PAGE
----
brown dwarfs, planets, and superplanets

chart of the nucleides
(properties, including mass of atoms.... just type in the box, for example to find the mass of the C12 atom, type C12)

news & discoveries
Hubble finds 16 new planets far across the galaxy

weather on an extrasolar planet


October 9
October 10
October 11
October 12
October 13

make sure that you have your green book and the particle physics handout with you today

jit due by 8 am

(always done before class)


read the captions on green book, p. 14, so you know the evidence for Nemesis, the sun's binary companion

big bang day:
in honor of the Nobel prize award this year,
I will answer questions about the
3 K background radiation and its importance if you have them
(if not, we'll just go onto the next topic)
from the reading
(also, see web stuff below)
18(1) on the fusion going on inside the sun
read about nuclear physics in Walker:

32(1, 4)
Walker 32(6)

a short section on fusion

but block D hasn't covered binding energy yet
things you should know the answer to before coming to class
other ways to detect dark matter besides the rotation curves of spiral galaxies

see mass/inventory of universe link below
find the power law that relates luminosity to mass, using
figure 19-20

what things are in the nucleus?, what things feel the nuclear force? what is the range of the strong force? is there a formula for the magnitude of the force? how big is a nucleus?  how big is a proton? are the protons/neutrons touching? why are some nuclei stable and some not? what is binding energy?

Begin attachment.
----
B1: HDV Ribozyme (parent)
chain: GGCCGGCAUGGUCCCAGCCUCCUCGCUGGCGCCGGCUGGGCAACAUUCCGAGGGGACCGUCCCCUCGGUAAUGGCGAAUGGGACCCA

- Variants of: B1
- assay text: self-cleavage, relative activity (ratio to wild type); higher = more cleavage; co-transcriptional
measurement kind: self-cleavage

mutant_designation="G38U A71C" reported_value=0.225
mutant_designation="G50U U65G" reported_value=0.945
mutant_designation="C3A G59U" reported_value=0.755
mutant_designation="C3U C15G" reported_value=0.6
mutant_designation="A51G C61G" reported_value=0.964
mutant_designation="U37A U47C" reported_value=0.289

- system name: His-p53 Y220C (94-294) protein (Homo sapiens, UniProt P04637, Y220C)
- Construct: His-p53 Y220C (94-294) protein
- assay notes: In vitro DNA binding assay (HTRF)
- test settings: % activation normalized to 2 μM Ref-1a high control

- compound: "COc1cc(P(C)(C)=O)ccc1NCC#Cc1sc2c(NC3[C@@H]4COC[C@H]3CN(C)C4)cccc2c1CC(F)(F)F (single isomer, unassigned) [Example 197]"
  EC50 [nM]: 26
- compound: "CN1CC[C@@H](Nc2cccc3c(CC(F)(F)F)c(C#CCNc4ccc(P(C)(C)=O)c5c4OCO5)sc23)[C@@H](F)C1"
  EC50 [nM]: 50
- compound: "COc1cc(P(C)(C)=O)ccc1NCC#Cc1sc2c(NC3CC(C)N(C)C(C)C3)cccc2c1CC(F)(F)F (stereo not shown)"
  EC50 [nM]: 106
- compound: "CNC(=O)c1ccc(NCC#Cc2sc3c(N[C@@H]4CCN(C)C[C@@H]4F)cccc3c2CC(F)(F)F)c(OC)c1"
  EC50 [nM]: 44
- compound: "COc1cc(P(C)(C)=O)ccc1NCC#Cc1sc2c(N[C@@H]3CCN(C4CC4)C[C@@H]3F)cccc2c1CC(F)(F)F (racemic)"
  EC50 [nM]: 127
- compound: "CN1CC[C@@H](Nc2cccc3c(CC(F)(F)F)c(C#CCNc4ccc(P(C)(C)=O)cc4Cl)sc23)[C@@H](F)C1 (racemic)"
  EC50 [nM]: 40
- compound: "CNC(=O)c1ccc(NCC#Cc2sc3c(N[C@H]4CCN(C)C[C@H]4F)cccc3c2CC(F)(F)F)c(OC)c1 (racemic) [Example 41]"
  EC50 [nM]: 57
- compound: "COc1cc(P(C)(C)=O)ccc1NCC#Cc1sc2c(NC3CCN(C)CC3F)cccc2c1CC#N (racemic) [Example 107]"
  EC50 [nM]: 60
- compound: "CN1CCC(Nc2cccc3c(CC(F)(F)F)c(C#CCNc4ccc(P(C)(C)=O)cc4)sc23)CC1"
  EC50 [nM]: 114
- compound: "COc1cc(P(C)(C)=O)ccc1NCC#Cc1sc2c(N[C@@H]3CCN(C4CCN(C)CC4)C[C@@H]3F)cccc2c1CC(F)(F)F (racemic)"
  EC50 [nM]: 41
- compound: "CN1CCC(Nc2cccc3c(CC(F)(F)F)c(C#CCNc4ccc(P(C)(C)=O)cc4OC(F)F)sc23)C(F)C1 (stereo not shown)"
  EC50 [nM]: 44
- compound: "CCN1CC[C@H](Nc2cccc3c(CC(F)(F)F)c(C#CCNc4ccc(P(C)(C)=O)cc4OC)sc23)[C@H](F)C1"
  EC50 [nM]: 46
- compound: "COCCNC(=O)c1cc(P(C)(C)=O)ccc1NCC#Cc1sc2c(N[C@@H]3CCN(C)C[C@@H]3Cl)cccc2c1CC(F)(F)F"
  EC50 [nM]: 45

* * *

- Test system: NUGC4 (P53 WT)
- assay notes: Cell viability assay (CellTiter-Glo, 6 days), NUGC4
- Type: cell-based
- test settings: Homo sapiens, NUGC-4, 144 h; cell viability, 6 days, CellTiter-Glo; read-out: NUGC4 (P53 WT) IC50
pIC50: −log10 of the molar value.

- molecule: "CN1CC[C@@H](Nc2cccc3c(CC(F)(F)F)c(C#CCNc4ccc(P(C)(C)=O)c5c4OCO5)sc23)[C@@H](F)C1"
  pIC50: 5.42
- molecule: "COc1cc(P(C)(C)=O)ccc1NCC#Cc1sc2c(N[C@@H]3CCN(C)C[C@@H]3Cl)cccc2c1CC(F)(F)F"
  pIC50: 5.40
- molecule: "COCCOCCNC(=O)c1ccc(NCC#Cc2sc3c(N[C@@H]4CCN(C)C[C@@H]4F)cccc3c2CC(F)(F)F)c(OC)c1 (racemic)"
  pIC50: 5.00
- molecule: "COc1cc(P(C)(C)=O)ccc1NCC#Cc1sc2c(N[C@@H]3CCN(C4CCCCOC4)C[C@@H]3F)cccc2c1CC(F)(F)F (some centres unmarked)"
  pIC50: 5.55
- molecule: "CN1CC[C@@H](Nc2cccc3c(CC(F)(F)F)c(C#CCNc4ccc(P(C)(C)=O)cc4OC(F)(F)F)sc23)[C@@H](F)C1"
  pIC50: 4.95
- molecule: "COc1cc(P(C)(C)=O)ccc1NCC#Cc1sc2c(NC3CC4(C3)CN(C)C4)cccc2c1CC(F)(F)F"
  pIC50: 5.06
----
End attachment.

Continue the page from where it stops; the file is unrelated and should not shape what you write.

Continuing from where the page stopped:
what physics principle was used to calculate binding energy of tritium?

what physics principle was used to calculate the energy released during fusion?

bring an example of a bound gravitational system, a bound electrical system, and a bound nuclear system to class.... maybe you even know the binding energies of each?

(written assignments
to be turned in)

make a table summarizing the results of friday:


1: orbital speed  dependence on r
(e.g., linear, constant, etc)

2: where that dependence  occurs in the galaxy
(near center, near edge, most of galaxy)

3:  mass inside dependence on r

4: shape of  mass distribution
(e.g., spherical, with uniform density, ...)
5 pm homework:

for your planet
(and using ONLY the observable quantities:
period, radial velocity plot,
and spectral/luminosity
class of the star))

1) attach a printed copy of your planet's star's radial velocity curve

2) find the lower limit to your planet's mass

3) % difference between your value and the accepted
(it should be less than 2% unless your orbit is noticeably elliptical)

d) the planet's orbit size

e) % diff

f) a range for the planet's surface temperature (using a reasonable range for albedo)